Over a decade ago National Public Radio (NPR) posted a segment covering the Bad Barista Index (BBI), the brainchild of communications consultant (and self-proclaimed acolyte of the caffeine cathedral known as Starbucks) Mark Rovner. The BBI uses barista service at Starbucks to gauge changes in the health of the economy. It is based on the concept that when economic conditions are unfavorable (i.e. slack labor market and high unemployment) skilled professionals are forced out of their respective industries and must take lower-paying positions to make ends meet. Service industries, faced with a growing pool of talented labor, then snatch up these competent workers. Naturally, this results in overqualified baristas who can contribute high skills, a stronger work ethic and consequently a better level of service. Conversely, when the economy bounces back these overqualified workers are the first to leave the service industry to find better paying jobs. They are then replaced by an influx of less skilled and less experienced workers, temporarily resulting in a decline in the quality of service. When the economy is holding steady, current workers learn more skills in their position and quality steadily increases.
In short, if that Starbuck’s barista can fully execute your grande venti iced skinny hazelnut macchiato light ice and no whip with one pump classic and an extra shot of expresso in no time at all… the economy might not be doing so great.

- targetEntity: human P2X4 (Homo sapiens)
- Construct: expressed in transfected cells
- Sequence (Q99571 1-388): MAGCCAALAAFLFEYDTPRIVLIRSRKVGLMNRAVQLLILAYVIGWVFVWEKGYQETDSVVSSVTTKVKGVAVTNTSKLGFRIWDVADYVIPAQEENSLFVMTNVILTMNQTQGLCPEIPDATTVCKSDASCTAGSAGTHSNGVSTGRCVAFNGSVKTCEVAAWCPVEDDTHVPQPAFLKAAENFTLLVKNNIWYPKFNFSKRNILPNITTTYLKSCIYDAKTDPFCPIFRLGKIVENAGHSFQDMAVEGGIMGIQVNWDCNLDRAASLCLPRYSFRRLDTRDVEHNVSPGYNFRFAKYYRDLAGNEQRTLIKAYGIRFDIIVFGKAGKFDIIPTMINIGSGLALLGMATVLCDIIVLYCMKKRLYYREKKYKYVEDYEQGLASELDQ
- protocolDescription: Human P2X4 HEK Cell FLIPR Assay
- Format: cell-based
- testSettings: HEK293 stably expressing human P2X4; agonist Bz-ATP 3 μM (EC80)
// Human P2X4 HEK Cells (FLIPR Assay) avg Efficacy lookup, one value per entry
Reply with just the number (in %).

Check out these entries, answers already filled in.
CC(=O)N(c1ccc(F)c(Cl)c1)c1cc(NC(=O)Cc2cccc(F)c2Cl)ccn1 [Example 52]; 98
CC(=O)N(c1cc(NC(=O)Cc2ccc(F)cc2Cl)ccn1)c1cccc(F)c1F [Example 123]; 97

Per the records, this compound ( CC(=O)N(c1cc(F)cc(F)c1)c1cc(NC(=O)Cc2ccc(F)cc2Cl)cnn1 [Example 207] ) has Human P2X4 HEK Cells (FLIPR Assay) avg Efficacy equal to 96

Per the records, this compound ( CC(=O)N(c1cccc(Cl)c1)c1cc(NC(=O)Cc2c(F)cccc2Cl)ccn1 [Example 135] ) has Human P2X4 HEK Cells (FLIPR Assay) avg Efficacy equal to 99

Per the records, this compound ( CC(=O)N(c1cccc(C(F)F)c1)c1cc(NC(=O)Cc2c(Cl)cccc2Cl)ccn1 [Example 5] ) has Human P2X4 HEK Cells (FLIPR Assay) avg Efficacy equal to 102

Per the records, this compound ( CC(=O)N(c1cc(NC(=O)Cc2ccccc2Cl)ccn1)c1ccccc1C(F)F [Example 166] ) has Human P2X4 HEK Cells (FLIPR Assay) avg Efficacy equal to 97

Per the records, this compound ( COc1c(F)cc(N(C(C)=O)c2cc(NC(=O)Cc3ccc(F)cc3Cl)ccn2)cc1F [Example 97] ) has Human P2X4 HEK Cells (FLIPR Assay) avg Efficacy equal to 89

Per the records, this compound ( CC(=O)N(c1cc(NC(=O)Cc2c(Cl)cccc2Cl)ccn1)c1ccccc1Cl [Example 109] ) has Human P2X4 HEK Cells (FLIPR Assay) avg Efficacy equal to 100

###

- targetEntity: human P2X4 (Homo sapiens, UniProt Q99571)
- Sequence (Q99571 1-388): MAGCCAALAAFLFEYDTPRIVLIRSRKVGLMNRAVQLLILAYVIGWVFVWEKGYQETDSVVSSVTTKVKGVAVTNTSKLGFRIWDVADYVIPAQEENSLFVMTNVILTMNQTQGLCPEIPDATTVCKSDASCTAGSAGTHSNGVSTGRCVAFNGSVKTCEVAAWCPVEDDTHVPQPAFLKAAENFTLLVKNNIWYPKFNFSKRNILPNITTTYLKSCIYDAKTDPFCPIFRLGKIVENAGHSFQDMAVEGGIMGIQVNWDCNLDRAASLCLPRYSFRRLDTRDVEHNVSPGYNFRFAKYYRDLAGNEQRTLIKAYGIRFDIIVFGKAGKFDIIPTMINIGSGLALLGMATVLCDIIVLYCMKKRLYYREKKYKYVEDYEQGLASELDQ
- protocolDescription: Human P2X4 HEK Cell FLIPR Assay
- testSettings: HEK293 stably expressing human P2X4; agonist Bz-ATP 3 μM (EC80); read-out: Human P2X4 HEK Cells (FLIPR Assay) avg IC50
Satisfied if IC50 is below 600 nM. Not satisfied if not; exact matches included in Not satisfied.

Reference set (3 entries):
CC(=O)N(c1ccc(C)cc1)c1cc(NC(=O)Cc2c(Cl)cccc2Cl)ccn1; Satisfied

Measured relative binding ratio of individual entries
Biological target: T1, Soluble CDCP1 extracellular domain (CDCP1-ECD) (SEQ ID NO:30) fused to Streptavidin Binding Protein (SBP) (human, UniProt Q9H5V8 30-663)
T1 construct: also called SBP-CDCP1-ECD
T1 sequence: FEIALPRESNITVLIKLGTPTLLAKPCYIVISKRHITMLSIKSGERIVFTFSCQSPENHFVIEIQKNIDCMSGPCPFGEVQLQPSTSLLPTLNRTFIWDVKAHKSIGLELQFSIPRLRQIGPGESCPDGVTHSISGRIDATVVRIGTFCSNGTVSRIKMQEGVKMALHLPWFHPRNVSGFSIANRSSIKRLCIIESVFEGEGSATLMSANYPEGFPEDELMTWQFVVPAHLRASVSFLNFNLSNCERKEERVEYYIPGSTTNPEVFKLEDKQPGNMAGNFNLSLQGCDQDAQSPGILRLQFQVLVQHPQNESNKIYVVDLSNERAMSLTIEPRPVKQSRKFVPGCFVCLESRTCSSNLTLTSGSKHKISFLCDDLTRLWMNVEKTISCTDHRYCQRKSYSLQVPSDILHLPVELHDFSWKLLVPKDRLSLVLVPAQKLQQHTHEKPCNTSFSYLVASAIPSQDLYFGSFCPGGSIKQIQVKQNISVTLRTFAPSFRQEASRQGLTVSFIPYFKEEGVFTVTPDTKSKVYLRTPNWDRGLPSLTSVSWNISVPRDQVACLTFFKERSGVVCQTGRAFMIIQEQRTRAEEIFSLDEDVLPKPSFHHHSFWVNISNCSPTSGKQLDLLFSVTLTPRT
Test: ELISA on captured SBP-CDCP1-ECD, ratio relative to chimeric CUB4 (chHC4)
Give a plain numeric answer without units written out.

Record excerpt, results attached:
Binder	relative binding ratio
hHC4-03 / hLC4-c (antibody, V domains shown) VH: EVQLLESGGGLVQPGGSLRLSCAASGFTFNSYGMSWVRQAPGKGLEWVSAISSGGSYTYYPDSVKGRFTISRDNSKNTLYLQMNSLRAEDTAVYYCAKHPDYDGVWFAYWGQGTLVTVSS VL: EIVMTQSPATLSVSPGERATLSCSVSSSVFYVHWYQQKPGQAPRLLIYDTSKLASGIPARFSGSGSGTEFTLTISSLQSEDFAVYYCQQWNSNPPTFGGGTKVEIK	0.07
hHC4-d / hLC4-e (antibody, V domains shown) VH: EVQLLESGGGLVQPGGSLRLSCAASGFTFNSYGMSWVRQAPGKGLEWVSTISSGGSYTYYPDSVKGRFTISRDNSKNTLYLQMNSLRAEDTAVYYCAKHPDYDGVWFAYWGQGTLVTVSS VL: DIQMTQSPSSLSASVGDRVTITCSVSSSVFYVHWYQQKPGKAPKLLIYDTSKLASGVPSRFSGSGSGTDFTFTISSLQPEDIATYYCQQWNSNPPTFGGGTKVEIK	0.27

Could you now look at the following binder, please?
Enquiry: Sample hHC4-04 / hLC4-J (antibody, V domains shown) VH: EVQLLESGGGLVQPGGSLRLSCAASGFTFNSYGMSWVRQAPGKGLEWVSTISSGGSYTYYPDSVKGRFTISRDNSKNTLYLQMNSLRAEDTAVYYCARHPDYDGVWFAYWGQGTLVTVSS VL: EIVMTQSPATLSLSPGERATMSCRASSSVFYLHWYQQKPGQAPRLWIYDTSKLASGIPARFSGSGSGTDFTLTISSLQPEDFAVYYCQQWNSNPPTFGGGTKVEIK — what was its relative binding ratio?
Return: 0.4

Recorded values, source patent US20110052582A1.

Theory and Methodology
Since Rovner’s description lacked the kind of concreteness we like to see in economic development, we have gone ahead and defined the BBI for this article as an informal measure of shifts in the labor market, both positive and negative, that result in sudden changes in the quality of service sector labor.
To examine this theory, we dug into the data to see whether the BBI was borne out of statistical fact or just caffeine-deprived musings. Publicly-available Yelp ratings scraped from the profiles of multiple Starbucks within selected metropolitan statistical areas (MSAs) were used as a proxy for barista quality, which in turn served as our metric for the BBI. We utilized Local Area Unemployment (LAU) rates from the Bureau of Labor Statistics over the same time period as our measure of economic health. We hypothesized that Yelp ratings would rise in response to high unemployment and decrease in times of low unemployment.
The graphs below show the annual average Yelp rating for Starbucks from 2008 to 2016 compared to LAU rates. The green and red boxes are used to highlight times that best represent the BBI theory. Green areas highlight where the average Yelp rating increases in tandem with unemployment, signifying a glut of over-qualified baristas. Conversely the red areas highlight where unemployment declined and the average Yelp rating followed, indicating the flight of skilled workers and their subsequent replacement by inexperienced and less-skilled workers.
Interestingly, we found that there may be evidence of a relationship between the quality of baristas and the level of unemployment. In almost all cases, average Yelp ratings increased and decreased in tandem with the level of unemployment. However, it also appears that during periods of extended decreases in unemployment, average Yelp ratings tend to deviate from this relationship and increase on their own. This is potentially indicative of lower turnover resulting in employees developing new skills, which in turn benefits the overall coffee-purchasing experience.